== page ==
The Reserve Bank of Australia (RBA) has held the official cash rate at 0.10 per cent this month, as widely anticipated.
Indeed, following the bank’s decision to cut the cash rate to its record low in November 2020, RBA governor Philip Lowe revealed that the central bank did not expect to increase the official cash rate for “at least three years”, or at least until there is a lower rate of unemployment and a return to a “tight” labour market.
“Given the outlook, the board is not expecting to increase the cash rate for at least three years. The board will keep the size of the bond purchase program under review, particularly in light of the evolving outlook for jobs and inflation. The board is prepared to do more, if necessary.”
As such, the RBA has decided to hold the rate where it is and continue its broader quantitative easing program, as announced in November, which includes a program of government bond purchases, including the purchase of $100 billion of government bonds over the next six months (purchasing bonds issued by the Australian government as well as by the states and territories).
AMP Capital’s head of investment strategy and chief economist, Shane Oliver, stated: “As widely expected, the RBA left the cash rate on hold at its December meeting and made no further changes to its bond buying (or quantitative easing) program.
“After a significant package of further easing at its November meeting – with a cut in the cash rate, term funding facility rate and three-year bond yield target to 0.1 per cent; the commencement of a six-month $100 billion bond buying program; and a dovish shift in formal guidance to not increase the cash rate until actual inflation is sustainably in the 2-3 per cent target range – no further easing was expected at this month’s meeting.
“Basically, the RBA is back in wait-and-see mode as it assesses how the recovery is preceding and how it’s most recent easing measures are helping. So far, it has purchased $19 billion of bonds under its $100 billion government bond purchase program.”
He added: “Since the November meeting, the news has been good with three vaccines reporting high levels of efficacy, holding out the promise of a gradual return to normal through next year, and recent Australian economic data has surprised on the upside, with September quarter GDP (to be released tomorrow) expected to confirm the start of a recovery, which the RBA notes is ‘underway’.
“Reflecting the combination of good vaccine news and better than expected Australian economic data the RBA sounded a little bit more upbeat in terms of the outlook.
“Nevertheless, it still sees the recovery as likely to be ‘uneven and drawn out’, and given the uncertainties around the outlook and the high level of spare capacity – notably unemployed and underemployed workers – in the economy that needs to be absorbed, the RBA reiterated that it does not expect to raise interest rates for at least three years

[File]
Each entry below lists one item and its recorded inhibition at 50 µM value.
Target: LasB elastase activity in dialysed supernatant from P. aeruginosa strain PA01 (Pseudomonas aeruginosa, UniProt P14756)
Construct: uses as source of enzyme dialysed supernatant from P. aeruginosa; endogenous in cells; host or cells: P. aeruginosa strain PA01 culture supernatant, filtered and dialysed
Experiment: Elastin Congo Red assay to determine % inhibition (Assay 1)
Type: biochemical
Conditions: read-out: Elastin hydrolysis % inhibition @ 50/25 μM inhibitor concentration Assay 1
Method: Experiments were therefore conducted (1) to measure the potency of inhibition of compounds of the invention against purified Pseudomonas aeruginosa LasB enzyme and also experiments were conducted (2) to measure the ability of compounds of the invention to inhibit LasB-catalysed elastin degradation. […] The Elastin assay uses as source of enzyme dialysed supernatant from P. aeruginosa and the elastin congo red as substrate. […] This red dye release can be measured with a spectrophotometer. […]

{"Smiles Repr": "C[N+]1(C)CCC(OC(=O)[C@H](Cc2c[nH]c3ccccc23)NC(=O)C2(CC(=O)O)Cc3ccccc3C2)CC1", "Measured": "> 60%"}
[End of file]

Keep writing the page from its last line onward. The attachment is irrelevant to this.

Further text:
“This remains our view. However, we remain of the view that further monetary easing still can’t be ruled out,” he said.
Mr Oliver concluded: “With the RBA remaining ‘extraordinarily unlikely’ to adopt negative interest rates, any further easing will take the form of additional bond buying (or QE). The good news on the vaccines and the economy have reduced the risk of more QE beyond the $100 billion bond buying and yield curve control programs, but it’s still significant for the simple reason that the RBA is still not expected to meet its full employment and inflation objectives over the next few years, and the Australian dollar is likely to push higher in the face of rising commodity prices, which will act as a dampener on the recovery. Consistent with this, the RBA notes that it’s keeping its bond purchase program under review and is prepared to do more if necessary.
“Working in the opposite direction may be the rebound in house prices. At present, this is not a concern for the RBA (and didn’t even rate a mention in the post-meeting statement) as average prices are still below 2017 highs and growth in household debt is slow. But it may become more of an issue next year if house price gains continue to gather pace, raising concerns about financial stability. In the first instance, this should drive a wind-back of government home buyer incentives, but, if this is not enough, pressure on the RBA and APRA to retighten lending standards may become apparent in the absence of an ability to raise interest rates given weakness in the broader economy.”
CoreLogic’s head of research, Tim Lawless, highlighted that “most indicators are pointing towards a faster than forecast recovery thanks to record-low interest rates, along with ongoing fiscal support and containment of the virus”.
“From a housing market perspective, home buyers are clearly responding to the unprecedented levels of stimulus available. CoreLogic’s national home value index notched up two consecutive months of growth in November, and settled sales over the past three months are estimated to be around 1 per cent higher than the same period a year ago.